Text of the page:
A senator asks the new SecNav to obtain a declassification of the story of the loss of a nuclear submarine on a CIA operation in 1968 -- so that the families can finally learn about the loss of their loved ones. The senator is the daughter of the skipper of the boat. The SecNav turns to the JAG, who appoints a quiet and classified court of inquiry. Harm, Mac, and Sturgis serve as counsel to the court. Due to the extremely high classification of the mission, much wrangling takes place between the CIA and the Navy. However, a surprise piece of evidence leads Harm to the explanation of the resistance within the CIA. A satisfactory compromise comes about, the families learn, and Webb gets a new assignment to a nothing job in a nowhere place. Bud and Harriet together reach a high point in his rehab.
Did You Know?
During the Cold War submarines of the USN successfully tapped the undersea telephone cables of the USSR on several occasions in both the Barents and Okhotsk seas. The Soviet Navy captured one of the US devices, and it, complete with its label identifying it as the property of the US government, is still on display in a museum in Moscow. See more
Several orders in the control room of the submarine are absurd and comical. They include:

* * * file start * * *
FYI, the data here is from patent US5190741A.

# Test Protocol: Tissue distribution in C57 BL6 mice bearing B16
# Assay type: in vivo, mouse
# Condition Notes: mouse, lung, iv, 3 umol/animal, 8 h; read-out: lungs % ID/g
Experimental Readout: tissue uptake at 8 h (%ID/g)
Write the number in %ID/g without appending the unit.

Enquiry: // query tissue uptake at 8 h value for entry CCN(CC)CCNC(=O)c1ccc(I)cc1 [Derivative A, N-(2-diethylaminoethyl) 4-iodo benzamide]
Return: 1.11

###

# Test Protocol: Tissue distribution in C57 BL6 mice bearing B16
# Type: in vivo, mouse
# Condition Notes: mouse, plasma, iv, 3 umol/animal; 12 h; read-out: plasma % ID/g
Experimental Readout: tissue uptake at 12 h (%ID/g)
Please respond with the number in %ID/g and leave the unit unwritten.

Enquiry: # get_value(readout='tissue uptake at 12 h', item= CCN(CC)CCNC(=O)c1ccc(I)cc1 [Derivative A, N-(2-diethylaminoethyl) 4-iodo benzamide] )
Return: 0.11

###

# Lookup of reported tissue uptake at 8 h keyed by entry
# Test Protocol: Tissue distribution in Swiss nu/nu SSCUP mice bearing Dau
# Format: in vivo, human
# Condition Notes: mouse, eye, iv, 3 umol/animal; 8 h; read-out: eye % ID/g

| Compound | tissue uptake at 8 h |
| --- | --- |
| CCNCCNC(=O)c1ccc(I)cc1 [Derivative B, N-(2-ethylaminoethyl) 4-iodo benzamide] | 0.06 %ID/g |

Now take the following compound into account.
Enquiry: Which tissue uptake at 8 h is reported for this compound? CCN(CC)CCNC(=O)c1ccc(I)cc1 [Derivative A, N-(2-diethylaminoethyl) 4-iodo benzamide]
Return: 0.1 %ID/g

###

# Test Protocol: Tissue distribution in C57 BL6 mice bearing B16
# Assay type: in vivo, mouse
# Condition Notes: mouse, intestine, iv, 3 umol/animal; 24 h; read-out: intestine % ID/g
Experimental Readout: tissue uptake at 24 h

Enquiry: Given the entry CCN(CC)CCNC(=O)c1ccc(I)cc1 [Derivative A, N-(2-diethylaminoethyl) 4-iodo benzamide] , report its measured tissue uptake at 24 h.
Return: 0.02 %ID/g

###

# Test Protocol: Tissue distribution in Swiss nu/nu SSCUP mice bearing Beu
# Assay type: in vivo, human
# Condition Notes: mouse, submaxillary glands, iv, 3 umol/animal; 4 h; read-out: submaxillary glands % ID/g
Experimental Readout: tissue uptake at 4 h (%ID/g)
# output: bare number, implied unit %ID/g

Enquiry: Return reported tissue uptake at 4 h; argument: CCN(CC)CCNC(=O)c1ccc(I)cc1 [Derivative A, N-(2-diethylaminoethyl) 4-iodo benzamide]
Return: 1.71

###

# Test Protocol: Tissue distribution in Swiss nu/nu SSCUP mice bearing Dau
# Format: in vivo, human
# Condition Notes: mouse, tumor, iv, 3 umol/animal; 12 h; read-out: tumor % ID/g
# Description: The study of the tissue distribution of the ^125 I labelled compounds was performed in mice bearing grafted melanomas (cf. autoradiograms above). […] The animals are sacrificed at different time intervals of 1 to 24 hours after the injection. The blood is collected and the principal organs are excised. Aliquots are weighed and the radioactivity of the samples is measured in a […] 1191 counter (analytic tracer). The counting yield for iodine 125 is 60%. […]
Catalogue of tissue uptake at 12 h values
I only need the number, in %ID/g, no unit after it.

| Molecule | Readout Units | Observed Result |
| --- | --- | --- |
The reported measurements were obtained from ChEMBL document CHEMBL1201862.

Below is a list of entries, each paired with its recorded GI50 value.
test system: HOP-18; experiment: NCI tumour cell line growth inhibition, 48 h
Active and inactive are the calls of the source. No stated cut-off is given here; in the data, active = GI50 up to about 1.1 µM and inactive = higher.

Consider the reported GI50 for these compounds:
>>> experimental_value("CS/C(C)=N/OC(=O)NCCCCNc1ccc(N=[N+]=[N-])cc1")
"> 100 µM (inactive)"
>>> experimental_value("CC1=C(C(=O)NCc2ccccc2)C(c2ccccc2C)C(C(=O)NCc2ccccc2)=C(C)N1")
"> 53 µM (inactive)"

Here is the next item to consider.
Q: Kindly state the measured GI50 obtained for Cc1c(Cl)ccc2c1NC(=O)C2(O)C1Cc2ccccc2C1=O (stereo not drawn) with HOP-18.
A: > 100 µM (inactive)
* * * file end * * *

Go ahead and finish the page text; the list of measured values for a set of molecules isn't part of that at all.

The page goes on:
"Sneak us out of here, CoB". [The CO or other conning officer, not the CoB, gives the specific orders (for the rudder, course, bubble, and depth) to the sailors at the control yokes; the conning officer does not surrender the conn of the boat to the CoB.]
"20-degree down angle on the bow". [An up bubble or a down bubble is completely different from an angle on the bow, which describes the aspect which another ship presents to one's own vessel (measured to port or starboard from the bow of the other vessel to the line of sight).]
A report of "15 knots and climbing", then "steady as you go". [The correct order is "steady as she goes" (not "as you go"), and that order tells a helmsman to steady on whatever heading the ship has at the moment; it has nothing to do with speed.]
"Equalize the ballast tanks" and "neutral buoyancy" (as orders to watchstanding sailors, especially during a crisis, as here, are downright ludicrous. [To save the boat the skipper needed positive buoyancy, not neutral buoyancy, to get the boat back to the surface. Presumably the boat already was in trim and therefore had neutral buoyancy before the emergency began to develop.] See more
Oh, yeah. I think I get it. We can't tell the court why it needs to be declassified because the reason it's classified is classified.
You've got it.